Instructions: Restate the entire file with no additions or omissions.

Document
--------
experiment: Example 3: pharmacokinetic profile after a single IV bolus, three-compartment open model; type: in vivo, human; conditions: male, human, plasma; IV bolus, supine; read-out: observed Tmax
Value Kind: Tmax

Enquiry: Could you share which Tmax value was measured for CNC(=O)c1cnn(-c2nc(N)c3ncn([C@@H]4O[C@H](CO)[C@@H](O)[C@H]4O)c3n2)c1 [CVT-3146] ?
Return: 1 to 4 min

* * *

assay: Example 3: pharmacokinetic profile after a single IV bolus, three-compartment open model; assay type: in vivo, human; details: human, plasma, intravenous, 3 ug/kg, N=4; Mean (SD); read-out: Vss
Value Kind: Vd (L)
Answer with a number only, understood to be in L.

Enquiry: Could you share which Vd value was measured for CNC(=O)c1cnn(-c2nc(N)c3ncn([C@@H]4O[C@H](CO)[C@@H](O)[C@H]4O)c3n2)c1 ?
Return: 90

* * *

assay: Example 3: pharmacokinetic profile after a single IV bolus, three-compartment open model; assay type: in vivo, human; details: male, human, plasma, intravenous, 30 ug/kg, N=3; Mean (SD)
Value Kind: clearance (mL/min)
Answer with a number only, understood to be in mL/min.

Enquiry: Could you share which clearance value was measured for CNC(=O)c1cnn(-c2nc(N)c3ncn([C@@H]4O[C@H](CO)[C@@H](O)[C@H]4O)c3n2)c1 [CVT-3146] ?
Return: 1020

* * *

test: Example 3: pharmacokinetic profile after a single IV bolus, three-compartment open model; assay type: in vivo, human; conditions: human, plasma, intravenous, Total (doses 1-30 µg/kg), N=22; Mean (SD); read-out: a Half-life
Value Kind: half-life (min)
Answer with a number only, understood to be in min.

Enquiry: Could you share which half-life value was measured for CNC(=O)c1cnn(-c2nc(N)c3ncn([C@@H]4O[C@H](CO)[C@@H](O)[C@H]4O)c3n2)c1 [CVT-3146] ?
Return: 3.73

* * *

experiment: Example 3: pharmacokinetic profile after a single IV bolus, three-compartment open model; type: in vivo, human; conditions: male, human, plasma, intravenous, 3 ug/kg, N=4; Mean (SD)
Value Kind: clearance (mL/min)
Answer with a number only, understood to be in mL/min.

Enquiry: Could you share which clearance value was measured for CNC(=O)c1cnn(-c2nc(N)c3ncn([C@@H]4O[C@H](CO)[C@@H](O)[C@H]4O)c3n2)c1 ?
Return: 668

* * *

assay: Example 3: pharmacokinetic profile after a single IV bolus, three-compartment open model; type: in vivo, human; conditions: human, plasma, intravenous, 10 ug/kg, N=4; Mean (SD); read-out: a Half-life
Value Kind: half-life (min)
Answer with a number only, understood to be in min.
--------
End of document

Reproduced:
experiment: Example 3: pharmacokinetic profile after a single IV bolus, three-compartment open model; type: in vivo, human; conditions: male, human, plasma; IV bolus, supine; read-out: observed Tmax
Value Kind: Tmax

Enquiry: Could you share which Tmax value was measured for CNC(=O)c1cnn(-c2nc(N)c3ncn([C@@H]4O[C@H](CO)[C@@H](O)[C@H]4O)c3n2)c1 [CVT-3146] ?
Return: 1 to 4 min

* * *

assay: Example 3: pharmacokinetic profile after a single IV bolus, three-compartment open model; assay type: in vivo, human; details: human, plasma, intravenous, 3 ug/kg, N=4; Mean (SD); read-out: Vss
Value Kind: Vd (L)
Answer with a number only, understood to be in L.

Enquiry: Could you share which Vd value was measured for CNC(=O)c1cnn(-c2nc(N)c3ncn([C@@H]4O[C@H](CO)[C@@H](O)[C@H]4O)c3n2)c1 ?
Return: 90

* * *

assay: Example 3: pharmacokinetic profile after a single IV bolus, three-compartment open model; assay type: in vivo, human; details: male, human, plasma, intravenous, 30 ug/kg, N=3; Mean (SD)
Value Kind: clearance (mL/min)
Answer with a number only, understood to be in mL/min.

Enquiry: Could you share which clearance value was measured for CNC(=O)c1cnn(-c2nc(N)c3ncn([C@@H]4O[C@H](CO)[C@@H](O)[C@H]4O)c3n2)c1 [CVT-3146] ?
Return: 1020

* * *

test: Example 3: pharmacokinetic profile after a single IV bolus, three-compartment open model; assay type: in vivo, human; conditions: human, plasma, intravenous, Total (doses 1-30 µg/kg), N=22; Mean (SD); read-out: a Half-life
Value Kind: half-life (min)
Answer with a number only, understood to be in min.

Enquiry: Could you share which half-life value was measured for CNC(=O)c1cnn(-c2nc(N)c3ncn([C@@H]4O[C@H](CO)[C@@H](O)[C@H]4O)c3n2)c1 [CVT-3146] ?
Return: 3.73

* * *

experiment: Example 3: pharmacokinetic profile after a single IV bolus, three-compartment open model; type: in vivo, human; conditions: male, human, plasma, intravenous, 3 ug/kg, N=4; Mean (SD)
Value Kind: clearance (mL/min)
Answer with a number only, understood to be in mL/min.

Enquiry: Could you share which clearance value was measured for CNC(=O)c1cnn(-c2nc(N)c3ncn([C@@H]4O[C@H](CO)[C@@H](O)[C@H]4O)c3n2)c1 ?
Return: 668

* * *

assay: Example 3: pharmacokinetic profile after a single IV bolus, three-compartment open model; type: in vivo, human; conditions: human, plasma, intravenous, 10 ug/kg, N=4; Mean (SD); read-out: a Half-life
Value Kind: half-life (min)
Answer with a number only, understood to be in min.